NHS may have to charge for care within next decade, three in four Brits fear
Most Britons fear the NHS will have to make them pay for care within the next 10 years, a poll suggests.
This is despite healthcare making more than half of Britons proud to be British, ranking higher than British history, democracy or the royal family.
The survey of nearly 2,500 Britons found that only 25 per cent believe the NHS will be largely free at the point of use by 2033.
Just over half (51 per cent) believe they will be charged for some services they currently receive for free, while 13 per cent predicted most services will be charged for and 7 per cent expect to be charged for all NHS services .
The poll, commissioned by think tank the Health Foundation, comes amid record waiting lists for NHS care, overstretched ambulance and emergency services and crucial deadlines for cancer care for patients being missed.
More than three-quarters of Britons predict the NHS will charge them for currently free services within the next decade, and a similar percentage expect the healthcare system to be unwilling to meet rising demand, according to a commissioned poll of the Health Foundation
Despite the bleak outlook, the vast majority of Britons said healthcare made them proud to be British
When asked why, the NHS’s principle of providing free/affordable care was considered the highest source of pride
Of those surveyed, those voting Conservative were most likely to predict that the NHS will charge people for using services, with 66 per cent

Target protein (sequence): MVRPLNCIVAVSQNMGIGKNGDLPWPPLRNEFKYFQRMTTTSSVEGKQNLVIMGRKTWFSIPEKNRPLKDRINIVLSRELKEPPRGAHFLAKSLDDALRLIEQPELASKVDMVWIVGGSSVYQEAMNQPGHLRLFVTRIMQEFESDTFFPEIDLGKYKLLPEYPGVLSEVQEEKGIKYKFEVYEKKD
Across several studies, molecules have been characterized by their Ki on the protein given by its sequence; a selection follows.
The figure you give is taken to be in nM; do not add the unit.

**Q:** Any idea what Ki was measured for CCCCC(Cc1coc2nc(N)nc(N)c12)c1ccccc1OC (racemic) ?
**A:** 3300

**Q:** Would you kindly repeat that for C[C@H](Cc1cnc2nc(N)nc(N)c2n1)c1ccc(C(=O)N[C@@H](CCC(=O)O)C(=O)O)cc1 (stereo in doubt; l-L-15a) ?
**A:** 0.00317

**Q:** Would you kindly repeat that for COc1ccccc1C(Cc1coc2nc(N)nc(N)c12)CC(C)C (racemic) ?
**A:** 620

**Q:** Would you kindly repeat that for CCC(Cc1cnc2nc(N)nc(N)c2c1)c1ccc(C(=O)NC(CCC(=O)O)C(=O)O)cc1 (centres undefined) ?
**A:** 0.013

By comparison, 51 per cent of Labor supporters predicted the same.
Conservative and Labor supporters also disagreed over what was to blame for the NHS being in crisis.
Tory voters were more likely to blame mismanagement and ineffectiveness of the NHS, with 43 and 32 per cent respectively pointing to these factors.
Labor supporters instead said No 10 and the ministers’ cuts were to blame, with 58 and 52 per cent respectively pointing to a lack of NHS funding and government policy.
Regardless of how they voted, eight out of ten people said the NHS needed an increase in funding.
Increased taxes were the most popular method of bringing in this extra money, borrowing more or making cuts from other governments, with the most popular tax being a specific NHS tax (31 per cent).
The vast majority of those surveyed also did not think the NHS was ready for the future.
Overall, 77 percent said healthcare was not ready to meet the demands of an aging population and 51 percent said it was unprepared to integrate new technology like AI.
Despite the uncertainty about the future, the poll also revealed how much Britons were proud of Britain’s healthcare system.
Overall, 54 per cent of people said the NHS made them proud to be British, easily beating the country’s history (34 per cent) and the Royals (23 per cent).
Of those for whom the NHS was a source of pride, 55 per cent said they were most proud of the healthcare system that provides free and affordable healthcare.
Other main sources of pride were the NHS’s treatment of equals (36 per cent) and the quality of care and skill of its medics (14 per cent).